1. We need accurate locations for the stations, certainly within a few feet. Then a reevaluation of the night radiance.
      2. There simply is not sufficient data on the size of UHI now or in the past, at different locations and under different climate and weather conditions. Even if we had an accurate understanding of current UHI at each affected location that does not help the past. It would need something like accurate population data per station for every decade of its reporting and therefore a subroutine to manage the adjustment. You may think that homogenisation is sufficient to reduce peri-urban effects, but that requires a certainty that we understand how each rural station’s data has been impacted by any change, natural or anthropogenic, in its surroundings. From what I have seen of the data, and of the metadata, that is far from the case. So..
      3. We need a very accurate station history.
      Yes, I know you have to work with what you’ve got.

      I’ll stop there, because I find it very hard to support the notion of a ‘global average temperature’. The climate is changing; teasing out how much results from anthropogenic effects and how much is natural, is better done at a local level. When I first started looking into the information Underpinning global warming, I naively thought that trends were worked out at a local level then averaged. It is very simple, if CO2 is responsible for most of the warming then, on average, we should see warming in most parts of the world; we don’t. That tells me that natural climate drivers are stronger than an insignificant trace gas. At best we see cyclical changes which differ across the world; we’ve been in a warming phase recently, thats all.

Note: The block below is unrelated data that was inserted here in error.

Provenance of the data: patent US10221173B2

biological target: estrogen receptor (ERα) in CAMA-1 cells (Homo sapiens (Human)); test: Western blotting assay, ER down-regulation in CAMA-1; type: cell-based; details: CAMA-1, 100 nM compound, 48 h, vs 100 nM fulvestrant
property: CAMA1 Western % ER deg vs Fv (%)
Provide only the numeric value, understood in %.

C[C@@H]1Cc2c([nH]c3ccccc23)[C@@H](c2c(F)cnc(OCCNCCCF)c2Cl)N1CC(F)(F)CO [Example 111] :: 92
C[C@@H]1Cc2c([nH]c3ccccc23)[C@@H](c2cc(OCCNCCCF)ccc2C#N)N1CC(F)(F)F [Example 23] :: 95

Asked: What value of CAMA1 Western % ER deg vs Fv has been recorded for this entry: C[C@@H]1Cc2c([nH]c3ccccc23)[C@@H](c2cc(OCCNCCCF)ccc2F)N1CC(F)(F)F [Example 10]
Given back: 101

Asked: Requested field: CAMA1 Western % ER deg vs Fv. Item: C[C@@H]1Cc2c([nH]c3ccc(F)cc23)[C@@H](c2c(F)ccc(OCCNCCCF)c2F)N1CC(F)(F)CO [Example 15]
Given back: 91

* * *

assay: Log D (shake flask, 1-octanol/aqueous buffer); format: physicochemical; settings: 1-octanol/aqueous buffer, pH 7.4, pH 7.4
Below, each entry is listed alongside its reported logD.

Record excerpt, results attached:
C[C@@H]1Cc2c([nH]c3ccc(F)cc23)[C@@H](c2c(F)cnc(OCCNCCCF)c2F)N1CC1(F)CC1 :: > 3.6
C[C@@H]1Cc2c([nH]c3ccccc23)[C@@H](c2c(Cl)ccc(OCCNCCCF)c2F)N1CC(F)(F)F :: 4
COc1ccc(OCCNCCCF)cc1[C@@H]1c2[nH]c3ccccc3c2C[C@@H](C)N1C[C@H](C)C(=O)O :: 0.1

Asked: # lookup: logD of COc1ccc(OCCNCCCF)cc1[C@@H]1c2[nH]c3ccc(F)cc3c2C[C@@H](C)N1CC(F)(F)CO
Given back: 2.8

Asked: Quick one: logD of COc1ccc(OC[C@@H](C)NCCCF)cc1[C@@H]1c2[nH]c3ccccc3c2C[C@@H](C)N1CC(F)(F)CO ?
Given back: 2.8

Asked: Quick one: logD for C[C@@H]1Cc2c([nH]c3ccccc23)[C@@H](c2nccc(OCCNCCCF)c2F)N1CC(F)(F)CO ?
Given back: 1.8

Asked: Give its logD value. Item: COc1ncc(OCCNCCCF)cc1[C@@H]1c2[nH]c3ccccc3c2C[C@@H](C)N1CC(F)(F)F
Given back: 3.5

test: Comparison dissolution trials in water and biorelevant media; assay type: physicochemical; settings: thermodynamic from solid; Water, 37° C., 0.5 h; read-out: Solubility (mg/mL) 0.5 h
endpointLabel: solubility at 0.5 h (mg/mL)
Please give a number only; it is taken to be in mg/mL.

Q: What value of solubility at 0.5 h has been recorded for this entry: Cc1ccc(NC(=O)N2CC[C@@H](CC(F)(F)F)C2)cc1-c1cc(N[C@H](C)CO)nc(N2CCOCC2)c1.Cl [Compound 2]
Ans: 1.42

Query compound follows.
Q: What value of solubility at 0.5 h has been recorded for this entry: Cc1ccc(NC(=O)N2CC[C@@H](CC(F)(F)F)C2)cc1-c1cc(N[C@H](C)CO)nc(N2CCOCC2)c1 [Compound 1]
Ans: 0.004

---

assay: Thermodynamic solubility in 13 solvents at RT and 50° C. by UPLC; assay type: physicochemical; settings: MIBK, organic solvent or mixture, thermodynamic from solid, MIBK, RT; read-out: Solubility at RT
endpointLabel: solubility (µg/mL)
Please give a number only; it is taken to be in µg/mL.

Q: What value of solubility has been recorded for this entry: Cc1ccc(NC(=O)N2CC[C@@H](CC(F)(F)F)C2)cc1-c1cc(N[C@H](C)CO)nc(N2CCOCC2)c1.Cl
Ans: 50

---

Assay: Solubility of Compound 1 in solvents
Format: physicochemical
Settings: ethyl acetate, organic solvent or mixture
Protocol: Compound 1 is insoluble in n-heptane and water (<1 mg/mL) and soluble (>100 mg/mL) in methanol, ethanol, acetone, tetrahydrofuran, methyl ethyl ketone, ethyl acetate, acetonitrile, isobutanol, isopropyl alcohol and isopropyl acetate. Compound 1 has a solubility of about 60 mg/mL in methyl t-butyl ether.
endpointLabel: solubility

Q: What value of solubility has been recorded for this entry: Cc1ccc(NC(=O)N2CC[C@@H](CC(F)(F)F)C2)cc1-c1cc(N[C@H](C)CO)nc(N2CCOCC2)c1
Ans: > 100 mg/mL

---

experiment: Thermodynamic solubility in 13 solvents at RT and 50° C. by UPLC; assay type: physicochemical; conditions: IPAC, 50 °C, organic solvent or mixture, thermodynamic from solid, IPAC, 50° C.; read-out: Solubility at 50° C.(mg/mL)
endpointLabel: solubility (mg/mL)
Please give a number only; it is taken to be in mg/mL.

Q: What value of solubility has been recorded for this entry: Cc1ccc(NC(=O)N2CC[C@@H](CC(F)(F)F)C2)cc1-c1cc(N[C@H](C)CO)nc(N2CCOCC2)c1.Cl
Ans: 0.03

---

2. drj11 says:

    You say you find it hard to support the notion of a global average temperature, but then you say the climate is changing. How do we measure how much the climate is changing (on average)? Are you aware that GISTEMP does not in fact measure global average temperature, it shows the change in average temperature anomaly.

    You say we don’t see warming in most parts of the world, on what basis are you making that assertion? When you say “we’ve been in a warming phase recently”, how can you say that if you also believe that most parts of the world are not warming? And again, how can you say that if you reject the notion of a global average temperature?